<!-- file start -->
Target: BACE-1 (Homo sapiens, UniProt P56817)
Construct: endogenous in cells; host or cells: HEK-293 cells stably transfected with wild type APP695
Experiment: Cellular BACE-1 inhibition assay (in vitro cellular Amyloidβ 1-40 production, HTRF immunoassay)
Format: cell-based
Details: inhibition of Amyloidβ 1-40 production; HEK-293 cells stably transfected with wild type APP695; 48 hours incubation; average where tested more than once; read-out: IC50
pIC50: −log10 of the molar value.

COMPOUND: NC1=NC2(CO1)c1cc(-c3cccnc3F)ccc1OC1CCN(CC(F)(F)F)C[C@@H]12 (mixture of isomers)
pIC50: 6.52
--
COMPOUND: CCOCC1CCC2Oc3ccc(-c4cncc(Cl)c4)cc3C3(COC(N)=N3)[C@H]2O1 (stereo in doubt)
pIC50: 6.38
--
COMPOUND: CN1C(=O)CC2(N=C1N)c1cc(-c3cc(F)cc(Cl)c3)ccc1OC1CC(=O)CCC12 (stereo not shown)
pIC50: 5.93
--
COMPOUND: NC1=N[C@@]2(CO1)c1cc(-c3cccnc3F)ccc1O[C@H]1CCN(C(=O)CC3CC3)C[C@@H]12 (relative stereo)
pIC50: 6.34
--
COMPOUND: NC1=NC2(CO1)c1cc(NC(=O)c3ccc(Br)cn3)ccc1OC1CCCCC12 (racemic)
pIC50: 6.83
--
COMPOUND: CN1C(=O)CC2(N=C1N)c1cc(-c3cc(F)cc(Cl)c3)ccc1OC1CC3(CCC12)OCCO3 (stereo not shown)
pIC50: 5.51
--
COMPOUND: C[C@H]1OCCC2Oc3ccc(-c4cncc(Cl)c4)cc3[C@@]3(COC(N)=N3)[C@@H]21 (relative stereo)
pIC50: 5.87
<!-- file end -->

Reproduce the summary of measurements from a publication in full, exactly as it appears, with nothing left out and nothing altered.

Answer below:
Target: BACE-1 (Homo sapiens, UniProt P56817)
Construct: endogenous in cells; host or cells: HEK-293 cells stably transfected with wild type APP695
Experiment: Cellular BACE-1 inhibition assay (in vitro cellular Amyloidβ 1-40 production, HTRF immunoassay)
Format: cell-based
Details: inhibition of Amyloidβ 1-40 production; HEK-293 cells stably transfected with wild type APP695; 48 hours incubation; average where tested more than once; read-out: IC50
pIC50: −log10 of the molar value.

COMPOUND: NC1=NC2(CO1)c1cc(-c3cccnc3F)ccc1OC1CCN(CC(F)(F)F)C[C@@H]12 (mixture of isomers)
pIC50: 6.52
--
COMPOUND: CCOCC1CCC2Oc3ccc(-c4cncc(Cl)c4)cc3C3(COC(N)=N3)[C@H]2O1 (stereo in doubt)
pIC50: 6.38
--
COMPOUND: CN1C(=O)CC2(N=C1N)c1cc(-c3cc(F)cc(Cl)c3)ccc1OC1CC(=O)CCC12 (stereo not shown)
pIC50: 5.93
--
COMPOUND: NC1=N[C@@]2(CO1)c1cc(-c3cccnc3F)ccc1O[C@H]1CCN(C(=O)CC3CC3)C[C@@H]12 (relative stereo)
pIC50: 6.34
--
COMPOUND: NC1=NC2(CO1)c1cc(NC(=O)c3ccc(Br)cn3)ccc1OC1CCCCC12 (racemic)
pIC50: 6.83
--
COMPOUND: CN1C(=O)CC2(N=C1N)c1cc(-c3cc(F)cc(Cl)c3)ccc1OC1CC3(CCC12)OCCO3 (stereo not shown)
pIC50: 5.51
--
COMPOUND: C[C@H]1OCCC2Oc3ccc(-c4cncc(Cl)c4)cc3[C@@]3(COC(N)=N3)[C@@H]21 (relative stereo)
pIC50: 5.87